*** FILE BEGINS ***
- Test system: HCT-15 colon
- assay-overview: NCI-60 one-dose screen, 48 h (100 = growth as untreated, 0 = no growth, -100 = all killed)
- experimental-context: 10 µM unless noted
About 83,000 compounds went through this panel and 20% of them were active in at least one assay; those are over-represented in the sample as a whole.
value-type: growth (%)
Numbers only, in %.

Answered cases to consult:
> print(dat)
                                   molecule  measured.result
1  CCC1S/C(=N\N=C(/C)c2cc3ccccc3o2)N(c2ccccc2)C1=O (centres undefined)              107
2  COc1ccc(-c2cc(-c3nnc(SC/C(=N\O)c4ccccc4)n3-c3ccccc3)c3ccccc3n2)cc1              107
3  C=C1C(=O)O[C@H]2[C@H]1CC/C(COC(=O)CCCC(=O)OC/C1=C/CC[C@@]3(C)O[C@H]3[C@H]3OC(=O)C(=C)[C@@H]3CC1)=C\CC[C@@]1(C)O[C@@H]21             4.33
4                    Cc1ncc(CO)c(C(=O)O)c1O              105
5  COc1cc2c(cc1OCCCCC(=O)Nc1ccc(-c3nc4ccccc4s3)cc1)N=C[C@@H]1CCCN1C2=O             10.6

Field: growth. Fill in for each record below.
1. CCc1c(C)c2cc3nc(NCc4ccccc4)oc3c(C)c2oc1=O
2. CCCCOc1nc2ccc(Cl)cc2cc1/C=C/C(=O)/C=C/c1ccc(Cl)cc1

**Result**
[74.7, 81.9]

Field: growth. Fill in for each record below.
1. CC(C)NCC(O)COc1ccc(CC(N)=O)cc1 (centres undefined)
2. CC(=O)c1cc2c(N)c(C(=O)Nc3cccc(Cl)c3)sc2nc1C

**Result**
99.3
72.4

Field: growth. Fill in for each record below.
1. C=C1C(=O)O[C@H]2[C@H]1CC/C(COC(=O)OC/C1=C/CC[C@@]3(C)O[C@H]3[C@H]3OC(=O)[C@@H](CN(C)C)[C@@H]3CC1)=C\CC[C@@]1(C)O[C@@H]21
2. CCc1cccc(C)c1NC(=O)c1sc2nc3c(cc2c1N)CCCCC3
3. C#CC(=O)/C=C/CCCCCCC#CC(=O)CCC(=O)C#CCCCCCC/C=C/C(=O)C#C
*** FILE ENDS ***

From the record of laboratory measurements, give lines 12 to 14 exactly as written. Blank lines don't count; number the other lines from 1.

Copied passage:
3  C=C1C(=O)O[C@H]2[C@H]1CC/C(COC(=O)CCCC(=O)OC/C1=C/CC[C@@]3(C)O[C@H]3[C@H]3OC(=O)C(=C)[C@@H]3CC1)=C\CC[C@@]1(C)O[C@@H]21             4.33
4                    Cc1ncc(CO)c(C(=O)O)c1O              105
5  COc1cc2c(cc1OCCCCC(=O)Nc1ccc(-c3nc4ccccc4s3)cc1)N=C[C@@H]1CCCN1C2=O             10.6